A new beer is not usually enough to justify a story but when you’re talking powerhouse brand names Nadia Lim and Garage Project, a beer called Swifty might be in a different league.

I was wondering only recently when New Zealand might see a celebrity-driven beer that grabbed the imagination of the wider drinking public: the answer could be Swifty, a 4.2% malt-driven beer designed for a mainstream audience.

Swifty is a collab between Garage Project and Royalburn Station, owned by Lim and her husband Carlos Bagrie.

Fifth-generation farmer Bagrie says Swifty will initially be a keg-only release and will be poured at selected bars and restaurants from Friday, December 1, with a focus on the lower South Island. It is the latest product from the ethical and regenerative Arrowtown farm, co-owned by Bagrie and Lim, the former MasterChef NZ winner, My Food Bag Founder, and TV personality. 

“Royalburn Station has been growing barley for more than 100 years – it was one of the first farms to supply the Speight’s beer factory,” Bagrie said. “We’re still producing 300 tonnes of premium quality barley each year so it made sense for us to develop our own beer brand, in collaboration with Garage Project.”

Last year Bagrie made a beer with Altitude in Queenstown as a way of trialling the brewing quality of the barley.

Garage Project co-owner Jos Ruffell says: “It’s been fantastic collaborating with Carlos and the whole Royalburn team. Their progressive approach to farming and producing the highest-quality ingredients is a brewer’s dream. With such incredible malt to brew with, we’ve really tried to let the quality ingredients shine. Swifty is a classic, refreshing beer brewed to be enjoyed by everyone.”

Royalburn Station, which recently won a NZ Food Award for its Royalburn Fine Lamb, is a 485-hectare alpine station is a large-scale farm-to-plate operation, producing everything from pasture-raised eggs to vegetables, honey, oils, seeds, grains and wool.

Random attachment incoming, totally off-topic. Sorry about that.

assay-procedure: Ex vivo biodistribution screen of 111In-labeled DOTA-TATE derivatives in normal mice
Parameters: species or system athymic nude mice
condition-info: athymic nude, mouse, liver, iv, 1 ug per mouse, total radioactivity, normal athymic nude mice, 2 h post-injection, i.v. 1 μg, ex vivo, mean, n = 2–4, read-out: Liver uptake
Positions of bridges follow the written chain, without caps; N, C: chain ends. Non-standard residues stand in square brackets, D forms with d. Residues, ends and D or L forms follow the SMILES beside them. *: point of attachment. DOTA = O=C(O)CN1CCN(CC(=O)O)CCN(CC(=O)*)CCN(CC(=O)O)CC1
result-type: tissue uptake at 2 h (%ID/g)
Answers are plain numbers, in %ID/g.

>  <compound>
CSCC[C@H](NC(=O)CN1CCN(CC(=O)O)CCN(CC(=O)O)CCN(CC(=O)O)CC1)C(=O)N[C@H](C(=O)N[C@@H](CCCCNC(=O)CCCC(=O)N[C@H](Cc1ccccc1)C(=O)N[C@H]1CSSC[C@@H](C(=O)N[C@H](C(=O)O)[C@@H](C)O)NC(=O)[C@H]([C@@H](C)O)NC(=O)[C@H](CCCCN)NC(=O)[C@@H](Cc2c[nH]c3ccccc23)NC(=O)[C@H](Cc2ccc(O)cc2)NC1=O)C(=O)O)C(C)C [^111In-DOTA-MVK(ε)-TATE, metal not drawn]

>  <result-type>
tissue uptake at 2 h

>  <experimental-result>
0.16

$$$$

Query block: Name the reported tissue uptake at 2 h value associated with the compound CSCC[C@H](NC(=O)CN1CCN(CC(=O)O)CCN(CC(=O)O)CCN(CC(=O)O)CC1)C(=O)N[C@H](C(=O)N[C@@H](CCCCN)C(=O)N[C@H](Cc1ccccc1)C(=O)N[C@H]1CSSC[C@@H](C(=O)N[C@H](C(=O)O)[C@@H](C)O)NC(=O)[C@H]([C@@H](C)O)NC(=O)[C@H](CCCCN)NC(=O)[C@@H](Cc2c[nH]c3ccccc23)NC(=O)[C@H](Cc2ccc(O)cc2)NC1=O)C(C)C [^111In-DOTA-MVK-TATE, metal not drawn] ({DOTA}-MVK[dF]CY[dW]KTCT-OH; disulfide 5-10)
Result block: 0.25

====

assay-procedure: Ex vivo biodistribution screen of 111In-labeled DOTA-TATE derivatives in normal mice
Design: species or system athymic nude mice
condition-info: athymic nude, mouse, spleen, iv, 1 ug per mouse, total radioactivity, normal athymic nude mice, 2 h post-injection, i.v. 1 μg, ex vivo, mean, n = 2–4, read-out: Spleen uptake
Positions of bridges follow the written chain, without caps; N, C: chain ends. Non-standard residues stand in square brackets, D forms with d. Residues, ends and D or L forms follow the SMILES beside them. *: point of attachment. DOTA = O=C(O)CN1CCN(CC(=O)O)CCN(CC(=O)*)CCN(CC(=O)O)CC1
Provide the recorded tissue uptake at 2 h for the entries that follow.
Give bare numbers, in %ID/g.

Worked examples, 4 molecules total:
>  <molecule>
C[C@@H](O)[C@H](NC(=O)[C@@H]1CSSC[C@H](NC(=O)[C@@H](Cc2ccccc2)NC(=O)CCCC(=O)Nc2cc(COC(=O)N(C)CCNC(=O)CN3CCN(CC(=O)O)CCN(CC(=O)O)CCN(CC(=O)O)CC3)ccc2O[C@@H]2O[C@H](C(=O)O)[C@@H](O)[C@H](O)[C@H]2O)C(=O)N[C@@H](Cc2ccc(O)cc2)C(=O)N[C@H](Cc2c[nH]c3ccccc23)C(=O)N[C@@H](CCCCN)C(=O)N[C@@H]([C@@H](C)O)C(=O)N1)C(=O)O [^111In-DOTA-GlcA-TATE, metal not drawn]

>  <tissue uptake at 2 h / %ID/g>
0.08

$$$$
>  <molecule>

One of the drivers behind the collaboration was Oli Boyes, Royalburn Station’s business development manager. He was previously a shareholder and brewer at Ground Up in Wanaka. Given his background the idea of the farm producing its own beer was quickly on the table.


Boyes, knowing how costly it would be to invest in a physical brewery, suggested they contract brew which led to discussions with Ruffell about using bStudio, where Garage Project’s core range beers are made.

That conversation soon became one about collaboration and the creation of a “mainstream” beer that celebrated the malt. Boyes said the experimental nature of the collab was liberating for all parties.

“We’re going down the mainstream route — we want to bring a beer to market at a reasonable price and neither of us are hanging our hats on this, which is quite liberating, as for both of us it’s not our only business. For Royalburn that’s beef and lamb and for Garage Project they have the rest of their beer production.

“It’s a bit of fun between one of New Zealand’s most progressive farms and one of New Zealand’s best breweries. We’re super-excited to be doing this with Garage Project.”

Fun, yes, but there’s no denying the selling power of the Nadia Lim and Garage Project brands, and Swifty could swiftly become that rarest of things in New Zealand — a craft beer that crosses to the mainstream.

Main Photo:  Carlos Bagrie, Pete Gillespie, Oli Boyes, Nadia Lim & Jos Ruffell